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State govts lining up sops to attract airlines

State govts lining up sops to attract airlines
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First Published: Fri, Sep 14 2007. 02 25 AM IST
Updated: Fri, Sep 14 2007. 02 25 AM IST
At least a dozen Indian states are offering financial concessions and infrastructural facilities to airlines to step up air connectivity in their cities.
The moves come as the ministry of civil aviation is also promoting regional airlines and modernizing some 35 non-metro airports to improve intra-India connectivity.
These states are considering reduction in sales taxes and offering soft loans to airlines as compensation for servicing far-flung areas that were previously not part of air networks. Linking small cities is often financially unviable for a scheduled carrier. Some of the states are also upgrading airstrips to potentially handle small planes.
Kerala, Uttarakhand, Rajasthan, Gujarat, Karnataka and the seven states of North-East region are all keen to have more airlines operating routes in their states.
Consulting firms such as Infrastructure Leasing & Financial Services Ltd (IL&FS), Infrastructure Development Finance Co. Ltd (IDFC) and Feedback Ventures Pvt. Ltd are assisting some of the state governments in wooing airlines as well as in upgrading airports.
“States are increasingly promoting airport and air link projects, as domestic travel is gaining momentum, besides strong demand from business community,” says Harsh Shrivastav, a vice-president at Feedback. “A surge in air cargo movement is also another factor for this states’ initiative.”
The Uttarakhand government, for instance, has invited expression of interest from airline operators having valid licences for operating commercial flights in the state.
The tender, which was floated through Uttarakhand Infrastructure Projects Co. Pvt. Ltd, a joint venture between IL&FS and the state government, specifies that airlines should be able to connect cities such as Dehradun, Pant Nagar, Naini Saini, Gauchar and Chinyalisaur. The company has suggested airlines can use smaller aeroplanes, with a minimum of 18 seats, to connect other key routes as well.
The state government will offer a soft loan to selected airline through its budgetary resources as these routes are financially viable to operate.
Shwetank Singh, who is in charge of air connectivity projects with IL&FS, declined to comment for this story. “The amount of soft loan is yet to be finalized. We will ask airlines to bid for the loan amount and will award to contract to one that quotes lowest amount,” said an IL&FS executive who did not want to be named. IL&FS is also currently working on similar projects for Rajasthan and Gujarat.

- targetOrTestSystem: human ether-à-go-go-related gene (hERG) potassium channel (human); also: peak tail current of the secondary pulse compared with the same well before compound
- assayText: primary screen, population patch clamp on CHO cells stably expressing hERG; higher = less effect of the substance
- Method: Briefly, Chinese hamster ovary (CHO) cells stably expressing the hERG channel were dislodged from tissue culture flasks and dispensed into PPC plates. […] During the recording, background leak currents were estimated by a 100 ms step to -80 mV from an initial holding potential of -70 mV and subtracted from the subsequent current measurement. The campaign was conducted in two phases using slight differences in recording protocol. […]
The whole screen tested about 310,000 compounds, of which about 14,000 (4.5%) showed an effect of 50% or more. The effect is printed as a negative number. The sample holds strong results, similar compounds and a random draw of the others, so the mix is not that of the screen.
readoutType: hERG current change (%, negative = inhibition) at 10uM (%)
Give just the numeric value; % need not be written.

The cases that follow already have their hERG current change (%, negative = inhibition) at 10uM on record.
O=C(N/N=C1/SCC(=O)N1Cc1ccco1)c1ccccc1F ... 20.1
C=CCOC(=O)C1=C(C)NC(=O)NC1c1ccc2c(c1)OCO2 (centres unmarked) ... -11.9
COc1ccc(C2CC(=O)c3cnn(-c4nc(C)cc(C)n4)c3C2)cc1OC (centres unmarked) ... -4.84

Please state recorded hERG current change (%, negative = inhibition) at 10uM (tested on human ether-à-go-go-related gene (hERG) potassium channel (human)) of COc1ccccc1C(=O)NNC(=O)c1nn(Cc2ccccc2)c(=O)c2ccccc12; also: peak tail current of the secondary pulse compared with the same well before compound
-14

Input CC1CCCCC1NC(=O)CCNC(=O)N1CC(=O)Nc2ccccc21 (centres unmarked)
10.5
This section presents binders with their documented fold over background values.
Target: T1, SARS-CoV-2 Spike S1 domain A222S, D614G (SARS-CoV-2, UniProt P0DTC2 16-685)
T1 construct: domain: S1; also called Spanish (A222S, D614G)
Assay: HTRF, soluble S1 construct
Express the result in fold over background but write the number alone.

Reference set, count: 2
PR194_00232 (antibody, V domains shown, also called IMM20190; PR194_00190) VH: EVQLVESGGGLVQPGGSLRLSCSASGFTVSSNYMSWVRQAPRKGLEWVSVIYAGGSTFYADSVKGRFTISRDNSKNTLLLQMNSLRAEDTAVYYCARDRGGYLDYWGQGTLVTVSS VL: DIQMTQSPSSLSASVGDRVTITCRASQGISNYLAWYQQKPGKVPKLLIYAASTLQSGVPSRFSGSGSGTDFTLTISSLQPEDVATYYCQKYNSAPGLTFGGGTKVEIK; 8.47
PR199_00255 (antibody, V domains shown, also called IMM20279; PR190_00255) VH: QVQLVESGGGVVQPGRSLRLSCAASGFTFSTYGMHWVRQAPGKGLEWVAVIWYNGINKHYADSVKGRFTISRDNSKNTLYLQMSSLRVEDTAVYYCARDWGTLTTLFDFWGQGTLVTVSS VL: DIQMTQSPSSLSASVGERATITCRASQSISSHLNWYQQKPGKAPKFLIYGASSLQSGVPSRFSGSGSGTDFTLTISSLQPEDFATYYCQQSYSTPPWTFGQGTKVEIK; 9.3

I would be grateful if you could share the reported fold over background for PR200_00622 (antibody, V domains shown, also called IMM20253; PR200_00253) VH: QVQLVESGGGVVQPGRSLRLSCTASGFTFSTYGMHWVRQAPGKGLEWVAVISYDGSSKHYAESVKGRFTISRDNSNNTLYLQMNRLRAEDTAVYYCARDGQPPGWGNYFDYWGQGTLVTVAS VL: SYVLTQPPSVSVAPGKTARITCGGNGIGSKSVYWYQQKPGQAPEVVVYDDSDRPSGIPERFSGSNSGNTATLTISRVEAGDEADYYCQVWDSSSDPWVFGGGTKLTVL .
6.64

Feedback Ventures had earlier assisted the Karnataka government to develop airports at various places including Hassan, Shimoga, Bijapur, Raichur and Gulbarga, as a preliminary step to boost air connectivity.
The Kerala government is also formulating concessions for airlines to increase the connectivity within the state as well as flights to other states.
“The chief minister had convened a meeting of airline representatives recently and asked suggestions. The state is yet to get back to us about the offerings including concessions and other sops,” said M. Thiagarajan, managing director, Paramount Airways, which is a scheduled airline operating out of Chennai.
The north-eastern states of Meghalaya, Assam, Tripura, Mizoram, Manipur, Nagaland and Arunachal Pradesh have also invited airline operators to increase routes in their states. The preferred airlines will be supported by a fund set up by IL&FS: the North East Region Air Link Fund. The fund is essentially to offset the losses made by operating in the particular routes.
“Earlier, there was a proposal to permit airlines operating in north-east to fly neighbouring countries such as Bhutan, Nepal, Myanmar, Thailand and Sri Lanka. Now, ministry of civil aviation is reviewing this proposal,” said a person familiar with the project, who didn’t want to be identified.
The spurt in tourism is also driving the states to seek more air connections. Each international tourist coming to India is likely to take an average of four to five flights inside the country, according a report prepared by the Associated Chambers of Commerce and Industry of India and consulting firm Ernst & Young.
“Increasingly, the domestic tourists are also taking air travel, which could add incrementally to the other drivers of domestic traffic growth. Several new cities are expected to appear on the aviation map over the next two years, considering the growth in tourism-based opportunities in India,” the report said.
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First Published: Fri, Sep 14 2007. 02 25 AM IST